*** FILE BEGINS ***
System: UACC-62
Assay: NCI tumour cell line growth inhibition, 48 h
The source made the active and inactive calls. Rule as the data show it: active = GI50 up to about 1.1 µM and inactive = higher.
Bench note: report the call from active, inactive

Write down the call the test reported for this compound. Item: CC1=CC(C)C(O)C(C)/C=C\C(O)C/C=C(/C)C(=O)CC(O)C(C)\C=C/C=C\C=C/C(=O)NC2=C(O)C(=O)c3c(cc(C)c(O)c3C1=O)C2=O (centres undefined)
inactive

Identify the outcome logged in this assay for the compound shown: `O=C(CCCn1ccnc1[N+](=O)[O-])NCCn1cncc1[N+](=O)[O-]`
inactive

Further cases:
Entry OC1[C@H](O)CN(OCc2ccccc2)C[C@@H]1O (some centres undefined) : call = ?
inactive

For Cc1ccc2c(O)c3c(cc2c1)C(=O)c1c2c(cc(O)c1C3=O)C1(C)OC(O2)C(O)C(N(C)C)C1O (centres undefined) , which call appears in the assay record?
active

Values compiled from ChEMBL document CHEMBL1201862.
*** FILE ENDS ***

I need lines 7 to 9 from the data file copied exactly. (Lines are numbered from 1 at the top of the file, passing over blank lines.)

Identify the outcome logged in this assay for the compound shown: `O=C(CCCn1ccnc1[N+](=O)[O-])NCCn1cncc1[N+](=O)[O-]`
inactive

Further cases: